What's going on?
There was good news and bad news for Britain’s workers on Wednesday: pay is rising more quickly than expected, but higher prices mean that people’s pay isn’t going as far as it used to.
What does this mean?
The unemployment rate hit a four-decade low and pay rose by 2% in the three months to May (versus a year ago), up from the 1.7% comparable figure in April. However, once taking inflation into account, wages actually fell by 0.5% – the worst rate of “real wage growth” since 2014. In short, prices in Britain are going up more quickly than wages.
Why should I care?
For you personally: Inflation has a big impact on your spending ability.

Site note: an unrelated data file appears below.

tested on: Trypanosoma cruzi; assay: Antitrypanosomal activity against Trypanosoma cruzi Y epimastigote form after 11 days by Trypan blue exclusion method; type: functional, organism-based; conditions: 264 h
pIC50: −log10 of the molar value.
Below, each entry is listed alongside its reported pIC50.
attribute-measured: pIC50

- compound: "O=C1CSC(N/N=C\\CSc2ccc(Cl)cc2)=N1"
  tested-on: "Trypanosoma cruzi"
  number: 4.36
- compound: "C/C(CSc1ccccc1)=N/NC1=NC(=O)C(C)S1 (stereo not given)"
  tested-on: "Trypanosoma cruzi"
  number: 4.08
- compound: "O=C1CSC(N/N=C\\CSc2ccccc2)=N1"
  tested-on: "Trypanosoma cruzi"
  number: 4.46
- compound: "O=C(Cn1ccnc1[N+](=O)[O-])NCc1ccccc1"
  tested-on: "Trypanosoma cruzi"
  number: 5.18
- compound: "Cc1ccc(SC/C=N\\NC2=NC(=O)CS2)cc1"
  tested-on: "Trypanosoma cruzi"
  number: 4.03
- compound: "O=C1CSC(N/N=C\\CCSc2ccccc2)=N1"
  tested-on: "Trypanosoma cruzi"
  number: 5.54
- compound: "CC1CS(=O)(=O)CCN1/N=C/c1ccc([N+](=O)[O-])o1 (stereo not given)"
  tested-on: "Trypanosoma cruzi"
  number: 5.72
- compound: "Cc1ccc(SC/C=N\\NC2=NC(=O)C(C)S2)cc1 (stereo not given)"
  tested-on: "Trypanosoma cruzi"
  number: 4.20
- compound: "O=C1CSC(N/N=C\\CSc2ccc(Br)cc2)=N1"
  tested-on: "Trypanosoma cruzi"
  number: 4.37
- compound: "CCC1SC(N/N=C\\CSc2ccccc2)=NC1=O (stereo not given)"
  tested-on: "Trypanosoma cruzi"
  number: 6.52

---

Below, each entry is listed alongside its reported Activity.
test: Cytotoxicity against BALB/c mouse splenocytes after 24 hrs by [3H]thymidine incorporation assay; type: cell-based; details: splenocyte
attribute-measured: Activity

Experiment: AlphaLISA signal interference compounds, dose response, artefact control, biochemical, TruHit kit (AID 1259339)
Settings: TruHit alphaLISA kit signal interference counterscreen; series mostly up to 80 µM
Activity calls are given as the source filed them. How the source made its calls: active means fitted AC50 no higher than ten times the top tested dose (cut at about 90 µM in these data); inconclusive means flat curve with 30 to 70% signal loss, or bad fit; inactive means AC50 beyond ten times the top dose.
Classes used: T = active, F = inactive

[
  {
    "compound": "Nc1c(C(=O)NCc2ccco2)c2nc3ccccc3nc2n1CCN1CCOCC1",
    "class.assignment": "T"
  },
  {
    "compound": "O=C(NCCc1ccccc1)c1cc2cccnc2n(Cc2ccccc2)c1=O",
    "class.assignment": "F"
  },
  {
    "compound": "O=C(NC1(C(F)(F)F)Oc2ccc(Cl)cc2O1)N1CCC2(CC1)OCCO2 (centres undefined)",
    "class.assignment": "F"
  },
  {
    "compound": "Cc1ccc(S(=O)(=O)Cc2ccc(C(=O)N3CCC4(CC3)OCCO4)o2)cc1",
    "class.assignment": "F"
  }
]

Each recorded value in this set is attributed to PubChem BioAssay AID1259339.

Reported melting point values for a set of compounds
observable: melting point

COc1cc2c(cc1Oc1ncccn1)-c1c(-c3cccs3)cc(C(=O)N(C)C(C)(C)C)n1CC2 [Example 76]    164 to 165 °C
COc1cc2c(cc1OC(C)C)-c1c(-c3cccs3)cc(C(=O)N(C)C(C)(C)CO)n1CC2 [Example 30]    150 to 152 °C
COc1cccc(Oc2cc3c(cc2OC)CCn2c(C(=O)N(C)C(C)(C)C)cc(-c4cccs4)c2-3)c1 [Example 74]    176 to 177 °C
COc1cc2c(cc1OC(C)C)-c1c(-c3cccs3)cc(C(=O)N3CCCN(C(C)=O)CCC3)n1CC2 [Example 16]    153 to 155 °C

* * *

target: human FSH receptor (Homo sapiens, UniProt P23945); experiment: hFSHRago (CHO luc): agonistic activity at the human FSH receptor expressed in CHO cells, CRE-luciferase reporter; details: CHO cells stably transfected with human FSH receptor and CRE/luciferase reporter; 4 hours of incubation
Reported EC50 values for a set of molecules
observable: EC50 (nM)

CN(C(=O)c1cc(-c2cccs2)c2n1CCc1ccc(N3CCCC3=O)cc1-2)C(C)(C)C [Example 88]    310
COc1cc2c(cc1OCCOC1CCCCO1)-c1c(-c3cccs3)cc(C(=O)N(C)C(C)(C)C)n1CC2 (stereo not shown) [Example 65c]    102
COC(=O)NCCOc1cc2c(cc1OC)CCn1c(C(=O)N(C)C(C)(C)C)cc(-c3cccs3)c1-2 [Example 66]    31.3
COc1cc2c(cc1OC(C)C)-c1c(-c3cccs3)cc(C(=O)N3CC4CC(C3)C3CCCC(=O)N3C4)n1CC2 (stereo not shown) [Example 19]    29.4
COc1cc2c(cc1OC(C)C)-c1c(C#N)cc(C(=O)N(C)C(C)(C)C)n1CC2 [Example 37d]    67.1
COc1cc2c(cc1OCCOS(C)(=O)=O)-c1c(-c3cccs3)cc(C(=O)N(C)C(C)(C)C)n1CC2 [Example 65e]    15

Unsurprisingly, the prices of things matter: the higher they go, the less stuff you can afford to buy (all else being equal). The good news is that inflation is expected to peak later this year. That’s largely because inflation is measured by looking at prices today relative to one year ago. Since the pound sold off most sharply in the latter half of 2016 (and, therefore, the prices of imports jumped dramatically), the biggest feed-through effect should happen later this year. If (and it’s a big “if”) pay rises can continue, the situation for the consumer should start getting rosier next year.
For markets: More wage growth will encourage the Bank of England (BoE) to lean towards raising its target interest rate.
If wage growth continues, it would likely push up inflation more broadly (because people can spend more money, thereby putting upward pressure on prices). But since the BoE is wary of inflation getting too high, it would be more likely to increase interest rates – which has an impact on investments (find out how here).